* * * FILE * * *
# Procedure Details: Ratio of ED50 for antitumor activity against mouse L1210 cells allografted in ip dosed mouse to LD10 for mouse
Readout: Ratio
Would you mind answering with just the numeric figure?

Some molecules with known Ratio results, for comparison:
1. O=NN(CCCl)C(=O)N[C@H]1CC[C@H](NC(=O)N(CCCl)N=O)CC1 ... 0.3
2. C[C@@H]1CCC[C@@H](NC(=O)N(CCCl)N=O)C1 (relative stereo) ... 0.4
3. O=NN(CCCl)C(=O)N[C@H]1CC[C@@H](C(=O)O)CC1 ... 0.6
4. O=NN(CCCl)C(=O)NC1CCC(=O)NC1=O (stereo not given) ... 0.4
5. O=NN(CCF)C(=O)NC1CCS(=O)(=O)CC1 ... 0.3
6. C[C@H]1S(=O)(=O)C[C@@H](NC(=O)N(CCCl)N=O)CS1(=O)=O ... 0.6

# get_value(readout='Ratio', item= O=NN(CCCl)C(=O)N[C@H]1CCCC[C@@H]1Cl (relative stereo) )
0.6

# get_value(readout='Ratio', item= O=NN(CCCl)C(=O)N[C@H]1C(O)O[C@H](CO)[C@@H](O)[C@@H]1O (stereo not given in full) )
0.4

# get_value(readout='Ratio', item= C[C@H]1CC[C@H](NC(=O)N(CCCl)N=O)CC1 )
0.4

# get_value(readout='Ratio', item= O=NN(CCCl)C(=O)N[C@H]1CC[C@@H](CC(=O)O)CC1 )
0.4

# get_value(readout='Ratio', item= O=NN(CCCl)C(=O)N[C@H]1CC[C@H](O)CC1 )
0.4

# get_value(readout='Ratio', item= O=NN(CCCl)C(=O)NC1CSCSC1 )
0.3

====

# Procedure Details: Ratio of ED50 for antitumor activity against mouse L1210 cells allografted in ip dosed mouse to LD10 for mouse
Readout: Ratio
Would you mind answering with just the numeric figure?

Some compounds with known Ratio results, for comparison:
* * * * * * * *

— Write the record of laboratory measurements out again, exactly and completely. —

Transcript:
# Procedure Details: Ratio of ED50 for antitumor activity against mouse L1210 cells allografted in ip dosed mouse to LD10 for mouse
Readout: Ratio
Would you mind answering with just the numeric figure?

Some molecules with known Ratio results, for comparison:
1. O=NN(CCCl)C(=O)N[C@H]1CC[C@H](NC(=O)N(CCCl)N=O)CC1 ... 0.3
2. C[C@@H]1CCC[C@@H](NC(=O)N(CCCl)N=O)C1 (relative stereo) ... 0.4
3. O=NN(CCCl)C(=O)N[C@H]1CC[C@@H](C(=O)O)CC1 ... 0.6
4. O=NN(CCCl)C(=O)NC1CCC(=O)NC1=O (stereo not given) ... 0.4
5. O=NN(CCF)C(=O)NC1CCS(=O)(=O)CC1 ... 0.3
6. C[C@H]1S(=O)(=O)C[C@@H](NC(=O)N(CCCl)N=O)CS1(=O)=O ... 0.6

# get_value(readout='Ratio', item= O=NN(CCCl)C(=O)N[C@H]1CCCC[C@@H]1Cl (relative stereo) )
0.6

# get_value(readout='Ratio', item= O=NN(CCCl)C(=O)N[C@H]1C(O)O[C@H](CO)[C@@H](O)[C@@H]1O (stereo not given in full) )
0.4

# get_value(readout='Ratio', item= C[C@H]1CC[C@H](NC(=O)N(CCCl)N=O)CC1 )
0.4

# get_value(readout='Ratio', item= O=NN(CCCl)C(=O)N[C@H]1CC[C@@H](CC(=O)O)CC1 )
0.4

# get_value(readout='Ratio', item= O=NN(CCCl)C(=O)N[C@H]1CC[C@H](O)CC1 )
0.4

# get_value(readout='Ratio', item= O=NN(CCCl)C(=O)NC1CSCSC1 )
0.3

====

# Procedure Details: Ratio of ED50 for antitumor activity against mouse L1210 cells allografted in ip dosed mouse to LD10 for mouse
Readout: Ratio
Would you mind answering with just the numeric figure?

Some compounds with known Ratio results, for comparison: